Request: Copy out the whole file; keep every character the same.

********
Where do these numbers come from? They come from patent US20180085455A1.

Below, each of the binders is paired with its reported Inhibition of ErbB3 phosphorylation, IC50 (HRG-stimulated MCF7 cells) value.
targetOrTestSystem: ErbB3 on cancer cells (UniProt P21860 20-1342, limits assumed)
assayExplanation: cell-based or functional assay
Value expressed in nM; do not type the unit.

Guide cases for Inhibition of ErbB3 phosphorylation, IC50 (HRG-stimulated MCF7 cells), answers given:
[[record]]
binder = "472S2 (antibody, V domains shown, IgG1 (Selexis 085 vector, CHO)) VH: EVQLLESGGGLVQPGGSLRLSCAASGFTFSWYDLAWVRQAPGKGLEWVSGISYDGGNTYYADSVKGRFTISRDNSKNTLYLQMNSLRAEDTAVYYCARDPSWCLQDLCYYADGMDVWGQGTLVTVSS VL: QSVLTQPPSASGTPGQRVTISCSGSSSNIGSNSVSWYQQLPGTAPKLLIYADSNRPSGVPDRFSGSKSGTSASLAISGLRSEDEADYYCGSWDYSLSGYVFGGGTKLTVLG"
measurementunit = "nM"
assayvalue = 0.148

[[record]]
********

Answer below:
Where do these numbers come from? They come from patent US20180085455A1.

Below, each of the binders is paired with its reported Inhibition of ErbB3 phosphorylation, IC50 (HRG-stimulated MCF7 cells) value.
targetOrTestSystem: ErbB3 on cancer cells (UniProt P21860 20-1342, limits assumed)
assayExplanation: cell-based or functional assay
Value expressed in nM; do not type the unit.

Guide cases for Inhibition of ErbB3 phosphorylation, IC50 (HRG-stimulated MCF7 cells), answers given:
[[record]]
binder = "472S2 (antibody, V domains shown, IgG1 (Selexis 085 vector, CHO)) VH: EVQLLESGGGLVQPGGSLRLSCAASGFTFSWYDLAWVRQAPGKGLEWVSGISYDGGNTYYADSVKGRFTISRDNSKNTLYLQMNSLRAEDTAVYYCARDPSWCLQDLCYYADGMDVWGQGTLVTVSS VL: QSVLTQPPSASGTPGQRVTISCSGSSSNIGSNSVSWYQQLPGTAPKLLIYADSNRPSGVPDRFSGSKSGTSASLAISGLRSEDEADYYCGSWDYSLSGYVFGGGTKLTVLG"
measurementunit = "nM"
assayvalue = 0.148

[[record]]